European research targets engine, aerodynamic change

 - March 30, 2010, 11:19 AM

The Clean Sky joint technology initiative, a e1.6 billion ($2.2 billion) private-public partnership on aeronautical research in Europe, has issued its third call for proposals. Working toward the development of a green rotorcraft, the consortium is focusing on engines, aerodynamics and tiltrotors.

The consortium is looking to integrate diesel engines into a light helicopter and is studying the entire helicopter architecture, rather than just engine performance. The applicant it selects for this project will have to analyze the loads the engine generates and study methods for cutting vibration in engine installation.
The selected company will also have to perform a thermodynamic analysis of the engine, in turn leading to studies of engine and engine-bay cooling.

Electric, oil and fuel systems will have to be optimized for the diesel engine. Fadec is also to be included in the architecture study. This project is budgeted at e497,000 ($676,000) over three years.

In the field of aerodynamics, the consortium is looking to reduce drag by improving the fuselage and rotor head. The topic of study is a light helicopter with a blunt aft-body region and landing skids, such as a Eurocopter EC135 or EC145.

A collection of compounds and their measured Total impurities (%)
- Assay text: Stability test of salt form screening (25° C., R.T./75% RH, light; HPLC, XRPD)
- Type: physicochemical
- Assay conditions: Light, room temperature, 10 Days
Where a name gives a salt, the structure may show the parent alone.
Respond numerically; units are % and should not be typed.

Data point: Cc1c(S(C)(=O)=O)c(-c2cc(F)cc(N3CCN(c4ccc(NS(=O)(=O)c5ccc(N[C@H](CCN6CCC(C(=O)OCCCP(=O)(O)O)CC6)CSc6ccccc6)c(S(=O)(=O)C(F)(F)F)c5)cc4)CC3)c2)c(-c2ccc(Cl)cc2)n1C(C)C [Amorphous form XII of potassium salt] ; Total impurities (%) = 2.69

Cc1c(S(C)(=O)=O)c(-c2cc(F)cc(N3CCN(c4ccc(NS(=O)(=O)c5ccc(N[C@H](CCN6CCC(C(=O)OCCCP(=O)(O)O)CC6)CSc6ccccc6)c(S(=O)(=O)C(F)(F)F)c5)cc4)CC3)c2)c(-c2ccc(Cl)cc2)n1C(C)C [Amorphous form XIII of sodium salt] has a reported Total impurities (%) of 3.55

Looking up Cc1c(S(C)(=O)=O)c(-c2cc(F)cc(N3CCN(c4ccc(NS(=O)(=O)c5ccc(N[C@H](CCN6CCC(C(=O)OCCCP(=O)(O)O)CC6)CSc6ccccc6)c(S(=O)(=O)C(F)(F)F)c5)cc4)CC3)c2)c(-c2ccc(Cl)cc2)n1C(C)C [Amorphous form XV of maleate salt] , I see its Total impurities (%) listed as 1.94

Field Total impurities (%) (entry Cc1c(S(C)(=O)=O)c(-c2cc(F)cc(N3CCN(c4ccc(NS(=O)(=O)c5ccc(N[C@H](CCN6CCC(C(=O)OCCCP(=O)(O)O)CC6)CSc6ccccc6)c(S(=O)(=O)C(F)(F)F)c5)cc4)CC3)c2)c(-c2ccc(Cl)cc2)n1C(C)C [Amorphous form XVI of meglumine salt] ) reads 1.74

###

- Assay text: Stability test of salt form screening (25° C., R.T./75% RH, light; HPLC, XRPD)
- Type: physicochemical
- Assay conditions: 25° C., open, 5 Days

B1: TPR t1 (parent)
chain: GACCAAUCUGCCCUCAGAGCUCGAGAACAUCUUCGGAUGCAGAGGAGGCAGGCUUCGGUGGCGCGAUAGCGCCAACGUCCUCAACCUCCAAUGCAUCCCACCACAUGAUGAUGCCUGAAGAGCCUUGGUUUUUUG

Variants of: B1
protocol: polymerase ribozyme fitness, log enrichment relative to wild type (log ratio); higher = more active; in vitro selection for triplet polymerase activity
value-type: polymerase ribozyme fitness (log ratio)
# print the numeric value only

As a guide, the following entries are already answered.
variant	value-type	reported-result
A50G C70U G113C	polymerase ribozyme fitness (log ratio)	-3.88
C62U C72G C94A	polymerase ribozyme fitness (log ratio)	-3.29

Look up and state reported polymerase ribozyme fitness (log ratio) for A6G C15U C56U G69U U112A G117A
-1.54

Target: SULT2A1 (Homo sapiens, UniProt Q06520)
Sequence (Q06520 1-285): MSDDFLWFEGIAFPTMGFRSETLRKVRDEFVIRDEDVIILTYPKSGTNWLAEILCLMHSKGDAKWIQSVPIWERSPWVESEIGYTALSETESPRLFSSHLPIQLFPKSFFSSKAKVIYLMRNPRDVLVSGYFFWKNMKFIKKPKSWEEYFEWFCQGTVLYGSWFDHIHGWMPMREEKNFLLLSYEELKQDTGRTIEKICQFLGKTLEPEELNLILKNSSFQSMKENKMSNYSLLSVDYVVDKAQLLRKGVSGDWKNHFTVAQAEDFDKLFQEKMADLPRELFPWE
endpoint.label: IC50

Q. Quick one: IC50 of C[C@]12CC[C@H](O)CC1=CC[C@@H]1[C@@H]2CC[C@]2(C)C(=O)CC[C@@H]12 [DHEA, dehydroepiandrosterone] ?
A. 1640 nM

The selected applicant will test, in a wind tunnel, new shapes the consortium supplies. It will have to build a model no more than six feet long and with a simplified fuselage. The model should be modular, meaning the mast fairing, the landing skids, the rotor hub and hub cap should be easily replaceable.

The rotor hub must be realistic in terms of shape and adjustable in collective and cyclic pitch. It will not have to be controlled in real time, however, and the hub can be fixed or rotating. Moreover, the model should allow the rotor mast to tilt forward and backward by five degrees.

In addition to the basic configuration, the consortium will provide two sets of landing skids, two rotor heads, one or two mast fairings and possibly spoilers, strakes and vortex generators. The components’ effect on airflow around the aft body would be studied.

This project is budgeted at e827,000 ($1.1 million) over four years.
The consortium also plans to study drag reduction with tiltrotors. Areas of interest are the fuselage/wing junction, the nose, the landing-gear sponsons and the empennage. The European industry has long been working on a tiltrotor concept dubbed Erica.

The selected applicant will have to use computational fluid dynamics to fine-tune these areas. It will still have to avoid or minimize any degradation of lift and moments. It is also asked to create an “optimal design” procedure that could be used in an actual program. This project is budgeted at e898,000 ($1.2 million) over three years. AgustaWestland, which is developing the BA609 with Bell, is not the only European company working on tiltrotors. Eurocopter is keeping an eye on them, too, but has nothing flying as yet.